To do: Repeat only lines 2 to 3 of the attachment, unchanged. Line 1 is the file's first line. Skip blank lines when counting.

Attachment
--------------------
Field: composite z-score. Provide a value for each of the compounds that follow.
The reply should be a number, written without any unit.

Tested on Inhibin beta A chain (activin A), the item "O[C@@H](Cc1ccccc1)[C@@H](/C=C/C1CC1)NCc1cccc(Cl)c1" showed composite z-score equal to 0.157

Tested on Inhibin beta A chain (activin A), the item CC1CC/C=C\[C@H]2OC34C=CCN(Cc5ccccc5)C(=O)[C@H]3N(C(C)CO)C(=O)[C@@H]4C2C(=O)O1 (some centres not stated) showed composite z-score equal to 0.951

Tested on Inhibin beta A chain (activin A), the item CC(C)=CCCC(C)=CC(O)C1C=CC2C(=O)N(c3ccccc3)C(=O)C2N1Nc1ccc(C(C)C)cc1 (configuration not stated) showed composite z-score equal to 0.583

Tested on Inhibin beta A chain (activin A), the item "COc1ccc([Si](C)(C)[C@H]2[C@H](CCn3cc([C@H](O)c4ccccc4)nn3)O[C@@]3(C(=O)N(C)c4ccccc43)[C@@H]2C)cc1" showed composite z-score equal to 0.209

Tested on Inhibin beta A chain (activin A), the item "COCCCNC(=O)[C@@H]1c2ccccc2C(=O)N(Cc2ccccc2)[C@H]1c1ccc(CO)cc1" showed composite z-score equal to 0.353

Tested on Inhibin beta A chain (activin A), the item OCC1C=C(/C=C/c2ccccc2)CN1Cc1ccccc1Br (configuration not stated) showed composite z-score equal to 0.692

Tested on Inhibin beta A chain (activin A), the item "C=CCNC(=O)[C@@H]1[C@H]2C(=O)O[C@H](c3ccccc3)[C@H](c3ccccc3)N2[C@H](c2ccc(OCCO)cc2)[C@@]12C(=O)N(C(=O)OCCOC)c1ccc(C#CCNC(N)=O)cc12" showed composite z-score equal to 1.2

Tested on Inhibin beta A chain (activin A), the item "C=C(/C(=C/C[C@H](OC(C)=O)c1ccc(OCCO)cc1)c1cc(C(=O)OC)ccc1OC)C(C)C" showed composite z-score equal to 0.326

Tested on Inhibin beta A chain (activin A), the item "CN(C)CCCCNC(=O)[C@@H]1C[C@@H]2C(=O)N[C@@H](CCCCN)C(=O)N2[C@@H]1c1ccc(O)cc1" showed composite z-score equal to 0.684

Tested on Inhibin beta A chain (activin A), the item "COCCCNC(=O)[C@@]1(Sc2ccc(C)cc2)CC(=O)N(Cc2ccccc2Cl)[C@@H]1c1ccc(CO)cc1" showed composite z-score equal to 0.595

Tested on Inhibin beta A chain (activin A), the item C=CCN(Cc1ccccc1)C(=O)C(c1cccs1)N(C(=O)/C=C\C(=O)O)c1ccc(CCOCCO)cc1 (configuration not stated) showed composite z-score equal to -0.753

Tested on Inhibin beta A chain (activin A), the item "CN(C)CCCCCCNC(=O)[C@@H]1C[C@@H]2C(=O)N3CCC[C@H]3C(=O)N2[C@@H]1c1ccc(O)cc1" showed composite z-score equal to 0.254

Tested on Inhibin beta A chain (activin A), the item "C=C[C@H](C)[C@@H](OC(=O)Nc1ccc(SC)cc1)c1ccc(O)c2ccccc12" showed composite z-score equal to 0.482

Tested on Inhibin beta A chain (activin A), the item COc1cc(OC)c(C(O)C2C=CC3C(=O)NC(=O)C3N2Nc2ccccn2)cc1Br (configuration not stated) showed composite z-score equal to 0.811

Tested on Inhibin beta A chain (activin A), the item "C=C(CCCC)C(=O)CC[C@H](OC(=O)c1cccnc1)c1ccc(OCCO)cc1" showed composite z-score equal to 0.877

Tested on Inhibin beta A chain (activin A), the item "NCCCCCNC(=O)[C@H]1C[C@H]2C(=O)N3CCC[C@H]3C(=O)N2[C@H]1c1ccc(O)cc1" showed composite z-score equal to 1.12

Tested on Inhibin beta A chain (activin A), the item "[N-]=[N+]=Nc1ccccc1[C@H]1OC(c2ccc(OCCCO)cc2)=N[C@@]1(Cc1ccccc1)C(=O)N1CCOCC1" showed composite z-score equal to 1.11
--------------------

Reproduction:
The reply should be a number, written without any unit.

Tested on Inhibin beta A chain (activin A), the item "O[C@@H](Cc1ccccc1)[C@@H](/C=C/C1CC1)NCc1cccc(Cl)c1" showed composite z-score equal to 0.157